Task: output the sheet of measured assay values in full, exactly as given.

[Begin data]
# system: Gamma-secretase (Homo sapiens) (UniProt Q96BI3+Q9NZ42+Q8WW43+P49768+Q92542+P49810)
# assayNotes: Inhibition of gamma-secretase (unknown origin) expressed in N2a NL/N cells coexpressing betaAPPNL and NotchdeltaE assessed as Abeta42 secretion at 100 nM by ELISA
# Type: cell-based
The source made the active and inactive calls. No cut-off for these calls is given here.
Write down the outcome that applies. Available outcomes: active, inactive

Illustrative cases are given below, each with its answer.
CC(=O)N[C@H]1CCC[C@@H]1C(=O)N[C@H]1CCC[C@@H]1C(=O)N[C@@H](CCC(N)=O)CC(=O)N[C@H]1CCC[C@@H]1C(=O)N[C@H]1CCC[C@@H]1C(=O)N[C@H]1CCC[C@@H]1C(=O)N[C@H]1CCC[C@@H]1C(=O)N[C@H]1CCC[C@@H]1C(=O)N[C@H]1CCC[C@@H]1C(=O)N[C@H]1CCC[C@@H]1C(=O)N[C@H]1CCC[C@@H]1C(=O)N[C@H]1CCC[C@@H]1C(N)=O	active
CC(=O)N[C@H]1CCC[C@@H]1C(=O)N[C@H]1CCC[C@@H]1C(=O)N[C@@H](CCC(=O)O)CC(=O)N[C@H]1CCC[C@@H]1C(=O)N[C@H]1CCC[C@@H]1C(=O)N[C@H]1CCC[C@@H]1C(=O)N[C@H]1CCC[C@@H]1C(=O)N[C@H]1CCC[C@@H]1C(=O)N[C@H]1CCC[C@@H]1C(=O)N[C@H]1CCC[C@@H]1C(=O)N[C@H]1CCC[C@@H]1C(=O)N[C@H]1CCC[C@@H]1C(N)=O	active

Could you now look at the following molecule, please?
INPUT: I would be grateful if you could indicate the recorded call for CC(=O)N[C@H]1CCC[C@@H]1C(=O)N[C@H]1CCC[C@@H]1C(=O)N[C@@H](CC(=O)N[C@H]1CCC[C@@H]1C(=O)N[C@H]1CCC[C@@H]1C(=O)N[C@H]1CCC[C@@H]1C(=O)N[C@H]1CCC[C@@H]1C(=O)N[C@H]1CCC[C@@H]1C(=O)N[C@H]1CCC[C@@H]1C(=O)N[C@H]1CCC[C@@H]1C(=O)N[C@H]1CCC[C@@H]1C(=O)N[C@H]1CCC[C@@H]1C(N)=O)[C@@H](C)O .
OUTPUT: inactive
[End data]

# system: Gamma-secretase (Homo sapiens) (UniProt Q96BI3+Q9NZ42+Q8WW43+P49768+Q92542+P49810)
# assayNotes: Inhibition of gamma-secretase (unknown origin) expressed in N2a NL/N cells coexpressing betaAPPNL and NotchdeltaE assessed as Abeta42 secretion at 100 nM by ELISA
# Type: cell-based
The source made the active and inactive calls. No cut-off for these calls is given here.
Write down the outcome that applies. Available outcomes: active, inactive

Illustrative cases are given below, each with its answer.
CC(=O)N[C@H]1CCC[C@@H]1C(=O)N[C@H]1CCC[C@@H]1C(=O)N[C@@H](CCC(N)=O)CC(=O)N[C@H]1CCC[C@@H]1C(=O)N[C@H]1CCC[C@@H]1C(=O)N[C@H]1CCC[C@@H]1C(=O)N[C@H]1CCC[C@@H]1C(=O)N[C@H]1CCC[C@@H]1C(=O)N[C@H]1CCC[C@@H]1C(=O)N[C@H]1CCC[C@@H]1C(=O)N[C@H]1CCC[C@@H]1C(=O)N[C@H]1CCC[C@@H]1C(N)=O	active
CC(=O)N[C@H]1CCC[C@@H]1C(=O)N[C@H]1CCC[C@@H]1C(=O)N[C@@H](CCC(=O)O)CC(=O)N[C@H]1CCC[C@@H]1C(=O)N[C@H]1CCC[C@@H]1C(=O)N[C@H]1CCC[C@@H]1C(=O)N[C@H]1CCC[C@@H]1C(=O)N[C@H]1CCC[C@@H]1C(=O)N[C@H]1CCC[C@@H]1C(=O)N[C@H]1CCC[C@@H]1C(=O)N[C@H]1CCC[C@@H]1C(=O)N[C@H]1CCC[C@@H]1C(N)=O	active

Could you now look at the following molecule, please?
INPUT: I would be grateful if you could indicate the recorded call for CC(=O)N[C@H]1CCC[C@@H]1C(=O)N[C@H]1CCC[C@@H]1C(=O)N[C@@H](CC(=O)N[C@H]1CCC[C@@H]1C(=O)N[C@H]1CCC[C@@H]1C(=O)N[C@H]1CCC[C@@H]1C(=O)N[C@H]1CCC[C@@H]1C(=O)N[C@H]1CCC[C@@H]1C(=O)N[C@H]1CCC[C@@H]1C(=O)N[C@H]1CCC[C@@H]1C(=O)N[C@H]1CCC[C@@H]1C(=O)N[C@H]1CCC[C@@H]1C(N)=O)[C@@H](C)O .
OUTPUT: inactive